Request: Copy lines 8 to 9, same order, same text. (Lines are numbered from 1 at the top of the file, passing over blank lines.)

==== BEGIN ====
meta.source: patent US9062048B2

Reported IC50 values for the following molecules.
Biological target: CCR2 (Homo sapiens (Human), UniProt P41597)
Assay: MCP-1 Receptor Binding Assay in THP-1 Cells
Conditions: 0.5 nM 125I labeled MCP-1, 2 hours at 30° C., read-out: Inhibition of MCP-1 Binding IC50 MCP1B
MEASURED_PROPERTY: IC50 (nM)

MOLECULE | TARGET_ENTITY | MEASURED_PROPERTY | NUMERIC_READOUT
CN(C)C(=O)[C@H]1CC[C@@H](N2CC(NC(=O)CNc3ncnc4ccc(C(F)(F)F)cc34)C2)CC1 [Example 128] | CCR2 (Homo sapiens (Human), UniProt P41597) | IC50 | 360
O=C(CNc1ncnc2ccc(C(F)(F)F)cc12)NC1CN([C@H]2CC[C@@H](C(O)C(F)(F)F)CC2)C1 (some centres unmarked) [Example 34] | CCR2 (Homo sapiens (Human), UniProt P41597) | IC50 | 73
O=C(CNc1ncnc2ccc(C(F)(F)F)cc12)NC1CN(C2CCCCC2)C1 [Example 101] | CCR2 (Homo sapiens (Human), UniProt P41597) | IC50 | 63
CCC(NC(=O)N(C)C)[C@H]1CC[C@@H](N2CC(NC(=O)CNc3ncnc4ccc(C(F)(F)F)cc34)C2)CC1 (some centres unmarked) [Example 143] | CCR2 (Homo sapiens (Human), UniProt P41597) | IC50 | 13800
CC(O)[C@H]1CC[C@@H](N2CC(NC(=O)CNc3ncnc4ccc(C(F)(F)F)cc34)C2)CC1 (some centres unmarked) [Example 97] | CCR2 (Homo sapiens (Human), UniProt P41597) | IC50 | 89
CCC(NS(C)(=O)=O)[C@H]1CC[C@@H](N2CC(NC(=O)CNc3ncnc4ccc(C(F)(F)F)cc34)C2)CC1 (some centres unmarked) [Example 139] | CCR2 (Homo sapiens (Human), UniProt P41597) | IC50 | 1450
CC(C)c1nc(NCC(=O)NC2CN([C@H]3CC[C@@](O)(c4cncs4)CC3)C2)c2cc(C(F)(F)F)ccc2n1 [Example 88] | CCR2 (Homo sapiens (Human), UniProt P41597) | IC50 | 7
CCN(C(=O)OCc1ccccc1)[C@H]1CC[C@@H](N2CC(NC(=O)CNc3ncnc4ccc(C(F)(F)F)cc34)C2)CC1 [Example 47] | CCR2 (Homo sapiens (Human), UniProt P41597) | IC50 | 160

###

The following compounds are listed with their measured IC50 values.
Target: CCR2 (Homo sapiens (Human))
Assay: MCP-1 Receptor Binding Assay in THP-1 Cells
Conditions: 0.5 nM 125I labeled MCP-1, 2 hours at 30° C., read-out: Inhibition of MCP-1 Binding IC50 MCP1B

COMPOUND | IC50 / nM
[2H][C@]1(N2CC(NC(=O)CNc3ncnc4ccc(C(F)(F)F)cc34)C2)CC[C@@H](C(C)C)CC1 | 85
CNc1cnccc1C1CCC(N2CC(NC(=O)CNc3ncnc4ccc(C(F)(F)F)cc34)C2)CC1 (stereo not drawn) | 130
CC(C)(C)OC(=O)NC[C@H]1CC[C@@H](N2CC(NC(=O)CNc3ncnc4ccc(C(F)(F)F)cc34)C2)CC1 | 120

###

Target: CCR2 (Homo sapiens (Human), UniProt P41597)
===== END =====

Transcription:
CN(C)C(=O)[C@H]1CC[C@@H](N2CC(NC(=O)CNc3ncnc4ccc(C(F)(F)F)cc34)C2)CC1 [Example 128] | CCR2 (Homo sapiens (Human), UniProt P41597) | IC50 | 360
O=C(CNc1ncnc2ccc(C(F)(F)F)cc12)NC1CN([C@H]2CC[C@@H](C(O)C(F)(F)F)CC2)C1 (some centres unmarked) [Example 34] | CCR2 (Homo sapiens (Human), UniProt P41597) | IC50 | 73